Em gripped David’s hand and looked up at him with a wavering smile. In response, he brushed a kiss against her temple.
“It’ll be okay, Em.”
She nodded. “I hope so.”
“Hey now,” David said. “All the tests you’ve had previously have come back fine, and so will these. Like Dr Abbott said at our last appointment, there’s no medical reason stopping you from conceiving. She’s being thorough, that’s all. We’ll get this final all clear, and then keep trying.” He grinned. “It’s not like it’s a chore.”
Em laughed. David always seemed to know exactly the right thing to say. They’d been trying for a baby for so long though, it was hard to keep her spirits up at times. So far, the doctors hadn’t found any medical reason why she couldn’t get pregnant, she just… hadn’t. This final round of tests had to give them the answers they’d been looking for.
They entered the surgery and Em registered her arrival on the self-serve computer screen just inside the entrance. They took a seat and waited. Her leg bounced up and down until David put his hand on her knee.
“Sorry, babe,” she said. “Annoying, isn’t it?”
He touched his head to hers. “You could never annoy me.”
She laughed. “Liar.”
The TV screen on the far side of the surgery buzzed. She looked up. Mrs Emmalee Harper. Room 9. She swallowed past a lump in her throat. “This is it.”
David stood, took her hand, and together they walked down the corridor. Em inhaled a deep, cleansing breath, then blew it out slowly through pursed lips. She knocked then opened the door.
Ten minutes later, she staggered onto the street in a daze. If a passing stranger reached into her chest and literally ripped out her heart, it couldn’t be more painful than what she was feeling in that moment. Her vision blurred, like it did on the odd occasion when she stabbed herself in the eye with a mascara wand, yet no matter how many times she wiped her eyes, she still couldn’t see properly.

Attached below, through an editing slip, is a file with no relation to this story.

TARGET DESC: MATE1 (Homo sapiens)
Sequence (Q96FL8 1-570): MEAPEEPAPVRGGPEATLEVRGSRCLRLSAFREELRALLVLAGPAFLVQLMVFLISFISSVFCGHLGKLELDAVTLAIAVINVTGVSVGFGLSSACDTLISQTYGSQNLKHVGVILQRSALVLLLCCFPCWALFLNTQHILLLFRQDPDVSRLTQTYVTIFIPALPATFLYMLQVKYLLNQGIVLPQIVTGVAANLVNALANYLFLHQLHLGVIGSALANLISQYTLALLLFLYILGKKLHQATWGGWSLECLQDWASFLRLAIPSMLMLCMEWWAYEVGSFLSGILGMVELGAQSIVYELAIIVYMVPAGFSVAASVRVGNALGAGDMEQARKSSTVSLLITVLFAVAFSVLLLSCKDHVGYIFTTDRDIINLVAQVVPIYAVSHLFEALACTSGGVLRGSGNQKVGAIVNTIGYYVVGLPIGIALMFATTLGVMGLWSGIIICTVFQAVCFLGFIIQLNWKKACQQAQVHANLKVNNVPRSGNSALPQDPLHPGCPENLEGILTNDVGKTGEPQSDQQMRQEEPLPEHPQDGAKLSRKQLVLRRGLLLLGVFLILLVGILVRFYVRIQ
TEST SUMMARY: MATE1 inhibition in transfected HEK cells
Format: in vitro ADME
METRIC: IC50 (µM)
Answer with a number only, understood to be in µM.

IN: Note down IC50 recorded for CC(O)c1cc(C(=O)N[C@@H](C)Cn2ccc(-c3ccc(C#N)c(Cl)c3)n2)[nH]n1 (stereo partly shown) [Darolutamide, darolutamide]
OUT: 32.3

On trembling legs, Em made her way over to where she’d parked her car a mere twenty minutes earlier. She’d dared to hope, to fill her mind with optimism and positive thoughts. And she’d headed straight into an ambush—one she hadn’t been prepared for—despite all evidence to the contrary.
She raised her hand in the air. David only wanted to take care of her, but he couldn’t fix this. No one could. He’d have to deal with his own pain without her help right now. She didn’t have the strength to manage his agony as well as her own – not yet – she needed time to absorb the cruel direction her life had taken.
God, the arrogance she’d shown. For years she’d put off trying for a baby. There was plenty of time to get pregnant, right?
David held out his hand for the car key. “Let me drive.”
Em shook her head and climbed in the driver’s side. She gripped the steering wheel and resolutely stared ahead, then started the engine. Pulling onto the main road Em didn’t give the busy oncoming London traffic enough space. The man behind her honked his horn and when she glanced in her rear-view mirror, she was treated to his middle finger thrust up against his windscreen.